Manto quick to make his mark with Sox

CHICAGO -- Chicago White Sox hitting coach Jeff Manto was put in a strange situation replacing veteran hitting coach Greg Walker in 2012.

Walker, who at times took heat for the White Sox’s struggles at the plate, announced his resignation from his position in September 2011. Enter Manto who had made a name for himself in the minors as a batting instructor.

White Sox captain Paul Konerko was going to be a test for Manto. Konerko was Walker’s No. 1 fan and confidant during their eight years together.

“He has done a heck of a job just getting in here and earning people’s trust,” Konerko said. “He has built up a nice relationship with every player in here and each one is different. I think being a hitting coach is the toughest job in baseball -- if not all of sports, just from a physical aspect and work involved. There was definitely an adjustment for me, but it has gone along just fine.”

Manto was a .230 hitter in parts of nine major league seasons. Many people would ask how a.230 hitter can teach big league hitters to get better at their trade.

“You can take the opposite viewpoint to see why mediocre career hitters make better hitting coaches,” Konerko said. “Great hitters are rarely good hitting coaches because a lot of those guys are what you call ‘unconscious competent,’ meaning they did what they did and had no idea how or why. Guys like Jeff had to really work themselves to death in order to stay in the majors.”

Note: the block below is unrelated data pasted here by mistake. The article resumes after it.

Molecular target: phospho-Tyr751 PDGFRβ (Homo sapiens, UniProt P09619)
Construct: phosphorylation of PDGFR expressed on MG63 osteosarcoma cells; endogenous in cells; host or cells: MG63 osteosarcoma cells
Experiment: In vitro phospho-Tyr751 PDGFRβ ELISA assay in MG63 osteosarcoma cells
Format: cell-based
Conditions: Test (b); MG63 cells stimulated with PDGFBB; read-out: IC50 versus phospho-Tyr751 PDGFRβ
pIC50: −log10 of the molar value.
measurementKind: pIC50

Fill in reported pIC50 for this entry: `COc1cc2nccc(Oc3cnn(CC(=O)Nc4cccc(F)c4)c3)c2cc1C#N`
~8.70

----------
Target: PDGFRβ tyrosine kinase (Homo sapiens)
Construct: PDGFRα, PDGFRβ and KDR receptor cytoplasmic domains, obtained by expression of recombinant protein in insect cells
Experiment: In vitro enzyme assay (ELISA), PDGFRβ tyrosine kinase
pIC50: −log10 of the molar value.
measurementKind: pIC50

The 47-year-old hitting instructor spent four seasons in the minors before getting his chance to coach the Sox batters this season.

“I think he has done a great job,” said manager Robin Ventura. “Each guy he works with the message is different. Most importantly he allows them all to be different, he is very patient without letting the player go the other way. He has done a great job.”

Manto took over a job a tough situation – with Alex Rios, Adam Dunn and Gordon Beckham coming off career worst years – and embraced the challenge.

“The main thing I tried to do with (Dunn,Rios and Beckham) is to gain their trust and remind them how good they are,” said Manto. “It was not anyone’s fault they failed to get to their numbers last year, so we tried to concentrate on this year only. We hope to run with it as long as we can.”

With every pitcher and every game there is a new approach for all 13 hitters on the team.

“I know each guy now and hopefully that means I can help them define what they are looking for in matchups,” Manto said. “I have 13 different hitting approaches, so there is no blanket statement I can make to all of them. We look for success as a team by looking at wins, not batting averages, but we know the statistics are important.”